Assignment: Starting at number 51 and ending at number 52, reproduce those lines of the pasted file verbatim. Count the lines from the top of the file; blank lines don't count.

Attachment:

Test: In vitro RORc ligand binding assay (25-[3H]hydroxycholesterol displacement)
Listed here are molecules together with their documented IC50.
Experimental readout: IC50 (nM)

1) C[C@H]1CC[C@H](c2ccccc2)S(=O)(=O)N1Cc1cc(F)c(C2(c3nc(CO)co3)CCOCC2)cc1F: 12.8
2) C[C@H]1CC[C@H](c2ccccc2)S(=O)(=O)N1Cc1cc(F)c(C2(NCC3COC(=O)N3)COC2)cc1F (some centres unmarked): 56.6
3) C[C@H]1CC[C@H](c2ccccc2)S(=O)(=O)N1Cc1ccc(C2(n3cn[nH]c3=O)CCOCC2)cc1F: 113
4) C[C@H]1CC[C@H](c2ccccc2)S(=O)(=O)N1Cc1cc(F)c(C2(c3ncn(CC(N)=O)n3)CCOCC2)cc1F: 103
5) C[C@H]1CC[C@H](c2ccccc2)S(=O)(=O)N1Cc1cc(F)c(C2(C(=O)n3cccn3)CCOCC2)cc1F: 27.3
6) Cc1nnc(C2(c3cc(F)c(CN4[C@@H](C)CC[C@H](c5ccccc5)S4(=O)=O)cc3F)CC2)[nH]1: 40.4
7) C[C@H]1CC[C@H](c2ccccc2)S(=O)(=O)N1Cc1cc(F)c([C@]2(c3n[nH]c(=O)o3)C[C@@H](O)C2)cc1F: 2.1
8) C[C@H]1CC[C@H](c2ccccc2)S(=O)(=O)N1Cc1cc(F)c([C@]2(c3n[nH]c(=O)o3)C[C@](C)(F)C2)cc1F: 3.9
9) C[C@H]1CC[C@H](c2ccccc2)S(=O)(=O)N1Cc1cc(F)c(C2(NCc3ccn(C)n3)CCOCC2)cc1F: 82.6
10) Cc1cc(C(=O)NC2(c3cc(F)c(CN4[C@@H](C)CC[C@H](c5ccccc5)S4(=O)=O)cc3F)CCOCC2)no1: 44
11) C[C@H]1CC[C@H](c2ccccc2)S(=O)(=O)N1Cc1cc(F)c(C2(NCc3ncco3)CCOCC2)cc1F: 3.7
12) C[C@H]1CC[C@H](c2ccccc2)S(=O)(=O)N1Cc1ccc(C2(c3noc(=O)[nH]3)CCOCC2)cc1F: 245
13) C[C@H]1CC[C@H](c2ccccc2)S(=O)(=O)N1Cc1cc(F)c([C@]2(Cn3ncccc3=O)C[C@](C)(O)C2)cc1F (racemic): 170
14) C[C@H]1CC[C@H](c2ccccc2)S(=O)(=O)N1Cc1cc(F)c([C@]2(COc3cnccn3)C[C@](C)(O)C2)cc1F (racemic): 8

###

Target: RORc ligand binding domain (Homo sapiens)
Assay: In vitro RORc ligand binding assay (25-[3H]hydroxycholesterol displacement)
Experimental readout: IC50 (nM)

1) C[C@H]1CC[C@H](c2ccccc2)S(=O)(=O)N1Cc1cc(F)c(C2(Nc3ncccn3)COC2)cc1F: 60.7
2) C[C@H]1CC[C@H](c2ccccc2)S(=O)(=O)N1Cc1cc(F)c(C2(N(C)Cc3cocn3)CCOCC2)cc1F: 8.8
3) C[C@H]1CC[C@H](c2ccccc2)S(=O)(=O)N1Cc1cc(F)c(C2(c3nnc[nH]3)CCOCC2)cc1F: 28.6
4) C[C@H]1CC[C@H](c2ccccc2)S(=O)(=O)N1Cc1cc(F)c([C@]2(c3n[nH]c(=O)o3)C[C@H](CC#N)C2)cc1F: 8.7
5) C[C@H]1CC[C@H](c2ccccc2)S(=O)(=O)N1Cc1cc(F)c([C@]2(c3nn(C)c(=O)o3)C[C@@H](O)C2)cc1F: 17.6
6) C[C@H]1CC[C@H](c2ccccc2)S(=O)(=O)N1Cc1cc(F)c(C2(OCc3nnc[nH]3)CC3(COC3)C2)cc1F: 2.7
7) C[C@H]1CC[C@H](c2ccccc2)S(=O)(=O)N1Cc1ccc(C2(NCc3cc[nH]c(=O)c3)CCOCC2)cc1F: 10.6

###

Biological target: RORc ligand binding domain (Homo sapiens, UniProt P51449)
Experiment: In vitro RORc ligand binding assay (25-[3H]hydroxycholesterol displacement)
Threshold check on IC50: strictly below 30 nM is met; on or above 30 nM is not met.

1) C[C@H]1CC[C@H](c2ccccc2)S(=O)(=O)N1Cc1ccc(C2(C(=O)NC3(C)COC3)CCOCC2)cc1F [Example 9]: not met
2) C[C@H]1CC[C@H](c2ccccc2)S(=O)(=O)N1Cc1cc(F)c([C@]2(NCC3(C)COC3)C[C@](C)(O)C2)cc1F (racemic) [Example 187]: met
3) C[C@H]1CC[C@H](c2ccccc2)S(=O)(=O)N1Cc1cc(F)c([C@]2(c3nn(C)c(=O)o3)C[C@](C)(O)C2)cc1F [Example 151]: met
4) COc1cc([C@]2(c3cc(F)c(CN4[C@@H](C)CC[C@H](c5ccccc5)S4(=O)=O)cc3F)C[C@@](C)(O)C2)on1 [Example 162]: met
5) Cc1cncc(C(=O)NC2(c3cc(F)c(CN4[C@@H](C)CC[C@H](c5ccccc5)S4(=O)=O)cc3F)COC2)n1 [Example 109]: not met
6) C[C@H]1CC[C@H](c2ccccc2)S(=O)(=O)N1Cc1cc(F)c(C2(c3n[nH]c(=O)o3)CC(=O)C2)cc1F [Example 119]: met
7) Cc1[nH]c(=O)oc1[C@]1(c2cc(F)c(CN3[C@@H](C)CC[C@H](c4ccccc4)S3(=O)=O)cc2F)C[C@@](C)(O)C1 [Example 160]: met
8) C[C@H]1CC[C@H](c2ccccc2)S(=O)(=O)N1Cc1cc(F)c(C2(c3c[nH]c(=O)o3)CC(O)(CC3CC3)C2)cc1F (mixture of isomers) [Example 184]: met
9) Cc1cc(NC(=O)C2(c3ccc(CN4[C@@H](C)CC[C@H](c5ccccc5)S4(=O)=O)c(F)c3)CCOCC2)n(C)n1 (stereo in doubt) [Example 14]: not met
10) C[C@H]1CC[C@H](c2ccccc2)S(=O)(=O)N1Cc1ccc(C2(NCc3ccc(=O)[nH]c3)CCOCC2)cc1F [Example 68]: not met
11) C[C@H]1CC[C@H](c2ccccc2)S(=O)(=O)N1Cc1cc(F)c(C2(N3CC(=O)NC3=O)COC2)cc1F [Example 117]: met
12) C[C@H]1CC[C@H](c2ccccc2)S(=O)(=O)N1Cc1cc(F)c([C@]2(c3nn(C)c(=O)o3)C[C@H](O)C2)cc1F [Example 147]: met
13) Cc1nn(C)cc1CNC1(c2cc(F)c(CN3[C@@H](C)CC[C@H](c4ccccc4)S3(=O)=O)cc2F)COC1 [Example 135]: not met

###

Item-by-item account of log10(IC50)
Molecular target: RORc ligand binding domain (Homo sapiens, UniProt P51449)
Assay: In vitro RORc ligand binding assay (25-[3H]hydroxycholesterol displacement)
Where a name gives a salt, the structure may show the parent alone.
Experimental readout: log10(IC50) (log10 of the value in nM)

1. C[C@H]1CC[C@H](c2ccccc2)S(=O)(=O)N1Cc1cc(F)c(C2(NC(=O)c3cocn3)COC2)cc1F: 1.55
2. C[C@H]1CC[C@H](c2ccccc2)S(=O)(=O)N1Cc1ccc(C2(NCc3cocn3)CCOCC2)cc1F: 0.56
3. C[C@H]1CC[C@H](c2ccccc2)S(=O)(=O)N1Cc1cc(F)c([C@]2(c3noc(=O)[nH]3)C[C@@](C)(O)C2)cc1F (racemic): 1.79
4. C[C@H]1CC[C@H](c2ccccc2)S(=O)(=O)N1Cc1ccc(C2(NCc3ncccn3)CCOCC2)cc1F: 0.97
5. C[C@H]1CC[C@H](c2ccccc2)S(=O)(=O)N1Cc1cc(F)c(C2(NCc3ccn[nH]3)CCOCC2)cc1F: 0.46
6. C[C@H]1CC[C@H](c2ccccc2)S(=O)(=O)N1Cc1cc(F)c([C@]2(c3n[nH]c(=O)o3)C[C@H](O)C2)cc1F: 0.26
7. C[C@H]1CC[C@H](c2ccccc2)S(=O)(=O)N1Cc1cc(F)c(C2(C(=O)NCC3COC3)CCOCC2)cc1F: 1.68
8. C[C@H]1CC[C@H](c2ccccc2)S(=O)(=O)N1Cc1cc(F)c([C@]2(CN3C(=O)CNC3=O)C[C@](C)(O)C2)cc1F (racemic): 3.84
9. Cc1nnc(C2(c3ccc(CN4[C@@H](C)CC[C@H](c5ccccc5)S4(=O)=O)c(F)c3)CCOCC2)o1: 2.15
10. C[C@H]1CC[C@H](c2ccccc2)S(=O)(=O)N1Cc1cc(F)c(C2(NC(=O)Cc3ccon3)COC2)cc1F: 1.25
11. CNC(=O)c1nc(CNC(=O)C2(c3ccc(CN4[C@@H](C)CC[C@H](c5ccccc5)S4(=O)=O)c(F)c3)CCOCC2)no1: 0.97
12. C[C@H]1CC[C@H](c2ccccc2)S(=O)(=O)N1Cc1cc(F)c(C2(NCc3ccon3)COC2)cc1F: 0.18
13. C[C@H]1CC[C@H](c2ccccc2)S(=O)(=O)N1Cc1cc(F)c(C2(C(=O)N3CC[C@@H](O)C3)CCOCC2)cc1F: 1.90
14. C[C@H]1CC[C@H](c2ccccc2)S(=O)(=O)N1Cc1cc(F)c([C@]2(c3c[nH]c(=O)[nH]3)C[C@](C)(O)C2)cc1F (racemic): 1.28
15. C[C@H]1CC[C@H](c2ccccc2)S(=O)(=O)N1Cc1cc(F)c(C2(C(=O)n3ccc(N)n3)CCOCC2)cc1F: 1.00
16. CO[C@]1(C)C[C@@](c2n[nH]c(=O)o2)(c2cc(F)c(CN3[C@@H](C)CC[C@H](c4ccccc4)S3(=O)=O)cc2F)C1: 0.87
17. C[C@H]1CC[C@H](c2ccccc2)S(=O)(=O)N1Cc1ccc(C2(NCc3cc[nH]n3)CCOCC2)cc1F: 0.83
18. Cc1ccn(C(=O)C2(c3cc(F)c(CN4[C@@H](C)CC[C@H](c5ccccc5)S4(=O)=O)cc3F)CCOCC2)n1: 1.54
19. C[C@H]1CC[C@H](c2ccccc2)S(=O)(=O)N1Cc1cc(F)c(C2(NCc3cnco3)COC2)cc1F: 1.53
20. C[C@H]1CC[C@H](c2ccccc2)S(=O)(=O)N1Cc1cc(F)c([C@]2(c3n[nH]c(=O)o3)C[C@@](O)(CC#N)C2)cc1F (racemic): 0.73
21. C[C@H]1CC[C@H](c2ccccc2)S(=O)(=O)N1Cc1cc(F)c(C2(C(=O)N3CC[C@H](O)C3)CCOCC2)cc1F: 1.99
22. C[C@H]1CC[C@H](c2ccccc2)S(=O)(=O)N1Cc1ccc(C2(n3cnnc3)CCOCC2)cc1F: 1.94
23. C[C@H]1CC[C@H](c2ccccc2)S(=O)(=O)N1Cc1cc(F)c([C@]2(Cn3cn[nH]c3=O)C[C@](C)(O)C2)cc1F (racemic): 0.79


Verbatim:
Experimental readout: log10(IC50) (log10 of the value in nM)

1. C[C@H]1CC[C@H](c2ccccc2)S(=O)(=O)N1Cc1cc(F)c(C2(NC(=O)c3cocn3)COC2)cc1F: 1.55